Imagine that you get in the shower, turn on the water, and nothing comes out. You call a plumber, who tells you that there are holes in the pipes, and that it will cost you $1,000 to repair the holes. You tell him to turn up the water pressure instead.
Sound sensible? Well, this is the logic behind the U.S. Federal Reserve's second round of "quantitative easing" (QE2), its strategy to keep flooding the money pipes until credit starts flowing freely again from banks to businesses.
You wouldn't expect this to work in your shower, and there is little reason to expect it to work in the commercial lending market. The credit-transmission mechanism in the United States--and elsewhere-has been seriously damaged since 2007. Small- and medium-sized businesses in the United States depend on small- and medium-sized banks for access to vital credit, yet too many of these banks remain zombies, unable to lend because their balance sheets are littered with bad commercial and real estate loans from the boom years.
The U.S. Troubled Asset Relief Program was an opportunity to force banks to disgorge bad assets--and thus repair the credit pipes. Instead, banks were obliged only to take equity injections from the government, which they consider politically toxic. As a result, the banks have been focused on returning the bailout funds at the earliest opportunity, rather than using them to boost lending.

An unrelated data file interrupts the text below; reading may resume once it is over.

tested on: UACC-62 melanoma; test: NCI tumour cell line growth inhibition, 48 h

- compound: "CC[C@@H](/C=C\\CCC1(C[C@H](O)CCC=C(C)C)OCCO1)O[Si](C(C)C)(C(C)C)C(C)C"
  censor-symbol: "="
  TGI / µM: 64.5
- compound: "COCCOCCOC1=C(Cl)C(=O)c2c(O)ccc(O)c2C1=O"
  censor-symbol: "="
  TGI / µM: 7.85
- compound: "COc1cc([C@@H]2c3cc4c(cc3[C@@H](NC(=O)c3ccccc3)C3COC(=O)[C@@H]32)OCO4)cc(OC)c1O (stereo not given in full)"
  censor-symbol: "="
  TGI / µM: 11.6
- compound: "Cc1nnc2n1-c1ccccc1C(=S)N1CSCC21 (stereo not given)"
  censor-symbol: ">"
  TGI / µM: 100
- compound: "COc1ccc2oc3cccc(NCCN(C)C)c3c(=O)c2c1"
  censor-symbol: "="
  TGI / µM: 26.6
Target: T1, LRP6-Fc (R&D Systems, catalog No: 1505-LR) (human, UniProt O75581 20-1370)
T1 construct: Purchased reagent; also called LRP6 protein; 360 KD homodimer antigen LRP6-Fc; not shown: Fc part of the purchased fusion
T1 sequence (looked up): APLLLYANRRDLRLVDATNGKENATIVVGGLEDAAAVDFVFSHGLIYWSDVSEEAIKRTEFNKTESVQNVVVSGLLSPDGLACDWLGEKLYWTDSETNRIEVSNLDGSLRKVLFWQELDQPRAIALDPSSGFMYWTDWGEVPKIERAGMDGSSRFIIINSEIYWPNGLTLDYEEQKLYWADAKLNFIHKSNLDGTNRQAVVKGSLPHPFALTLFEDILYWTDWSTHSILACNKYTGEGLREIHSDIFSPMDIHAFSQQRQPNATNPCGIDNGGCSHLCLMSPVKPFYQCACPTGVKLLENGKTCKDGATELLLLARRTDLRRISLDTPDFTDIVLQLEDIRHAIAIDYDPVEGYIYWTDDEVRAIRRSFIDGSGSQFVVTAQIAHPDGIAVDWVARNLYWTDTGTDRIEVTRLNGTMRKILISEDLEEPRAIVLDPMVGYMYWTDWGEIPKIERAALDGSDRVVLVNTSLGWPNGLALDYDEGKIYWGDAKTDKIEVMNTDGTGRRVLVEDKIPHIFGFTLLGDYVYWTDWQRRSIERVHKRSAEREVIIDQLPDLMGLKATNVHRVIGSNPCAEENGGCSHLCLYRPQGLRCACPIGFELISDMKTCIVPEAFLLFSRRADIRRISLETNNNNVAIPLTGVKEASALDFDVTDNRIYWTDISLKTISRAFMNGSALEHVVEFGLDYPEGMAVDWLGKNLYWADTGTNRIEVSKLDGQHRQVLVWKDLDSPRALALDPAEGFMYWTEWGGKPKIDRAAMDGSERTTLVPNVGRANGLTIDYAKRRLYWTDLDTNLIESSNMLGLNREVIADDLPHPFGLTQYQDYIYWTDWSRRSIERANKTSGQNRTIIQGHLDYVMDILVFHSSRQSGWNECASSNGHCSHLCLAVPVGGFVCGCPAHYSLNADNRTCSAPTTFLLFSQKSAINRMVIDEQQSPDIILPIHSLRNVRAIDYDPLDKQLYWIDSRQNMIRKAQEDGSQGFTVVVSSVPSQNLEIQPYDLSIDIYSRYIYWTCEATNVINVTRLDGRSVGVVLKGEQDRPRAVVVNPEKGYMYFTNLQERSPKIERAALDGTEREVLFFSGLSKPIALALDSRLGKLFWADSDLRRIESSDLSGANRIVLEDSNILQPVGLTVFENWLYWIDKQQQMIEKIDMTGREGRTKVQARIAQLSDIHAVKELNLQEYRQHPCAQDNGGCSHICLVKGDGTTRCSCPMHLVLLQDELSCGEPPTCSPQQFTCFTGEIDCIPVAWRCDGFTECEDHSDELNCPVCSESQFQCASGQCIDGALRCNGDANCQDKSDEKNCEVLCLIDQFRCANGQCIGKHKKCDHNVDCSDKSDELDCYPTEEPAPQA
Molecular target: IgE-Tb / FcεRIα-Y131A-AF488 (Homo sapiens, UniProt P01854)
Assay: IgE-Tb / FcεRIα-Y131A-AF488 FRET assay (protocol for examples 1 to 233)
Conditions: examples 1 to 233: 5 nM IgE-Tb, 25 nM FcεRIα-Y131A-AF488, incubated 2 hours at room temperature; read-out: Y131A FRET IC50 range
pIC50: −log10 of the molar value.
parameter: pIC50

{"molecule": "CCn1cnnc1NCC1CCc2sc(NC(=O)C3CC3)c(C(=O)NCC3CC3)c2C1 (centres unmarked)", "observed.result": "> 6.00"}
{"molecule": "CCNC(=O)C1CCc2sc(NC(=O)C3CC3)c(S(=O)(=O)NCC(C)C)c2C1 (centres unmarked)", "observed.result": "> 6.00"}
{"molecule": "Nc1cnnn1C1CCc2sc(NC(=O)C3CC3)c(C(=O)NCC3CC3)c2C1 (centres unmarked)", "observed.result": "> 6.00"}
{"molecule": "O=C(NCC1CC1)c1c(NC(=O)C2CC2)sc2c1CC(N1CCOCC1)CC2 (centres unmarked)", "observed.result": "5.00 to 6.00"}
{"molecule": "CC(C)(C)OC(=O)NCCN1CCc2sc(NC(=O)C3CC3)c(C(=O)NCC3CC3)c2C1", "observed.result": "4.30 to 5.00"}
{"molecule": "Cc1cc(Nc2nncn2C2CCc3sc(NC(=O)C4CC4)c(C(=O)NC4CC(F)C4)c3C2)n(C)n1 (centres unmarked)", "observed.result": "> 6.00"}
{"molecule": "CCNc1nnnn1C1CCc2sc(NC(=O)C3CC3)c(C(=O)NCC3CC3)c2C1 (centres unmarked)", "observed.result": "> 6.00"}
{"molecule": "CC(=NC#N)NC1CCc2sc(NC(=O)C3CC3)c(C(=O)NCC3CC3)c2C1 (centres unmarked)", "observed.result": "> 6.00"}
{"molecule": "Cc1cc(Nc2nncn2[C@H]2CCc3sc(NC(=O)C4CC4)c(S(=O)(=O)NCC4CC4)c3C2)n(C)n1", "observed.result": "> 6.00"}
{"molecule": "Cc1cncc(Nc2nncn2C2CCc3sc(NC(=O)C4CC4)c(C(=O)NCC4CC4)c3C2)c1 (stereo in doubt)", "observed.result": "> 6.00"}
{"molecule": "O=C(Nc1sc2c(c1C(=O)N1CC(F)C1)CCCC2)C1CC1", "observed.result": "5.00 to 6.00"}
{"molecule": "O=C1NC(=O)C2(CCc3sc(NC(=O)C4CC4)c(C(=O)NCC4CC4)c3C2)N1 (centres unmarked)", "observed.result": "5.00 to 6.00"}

The net result is that, even though the Fed has pushed its short-term lending rate down to zero, most banks will only lend on the basis of vastly greater collateral, and at much higher real interest rates, than before the bust. So now America plows on with the cheap option: flood the pipes and see what comes out.
Make no mistake: something will come out, though not necessarily where it should. We have already seen the liquidity intended to boost U.S. bank lending instead leak through the cracks into markets as diverse as agricultural commodities, metals, and poor-country debt.
What ms remarkable about this is that some of QE2's most prominent cheerleaders actually think that wherever new demand shows up is fine and dandy. After all, it is only "aggregate demand" that matters to the Keynesian faithful. To worry about the composition of demand is silly; it only complicates the algebra.
Nobel Prize-winning economist Paul Krugman, who berates the Fed for not opening the monetary sluice far wider, showed the follies of the crude Keynesian approach nearly a decade ago...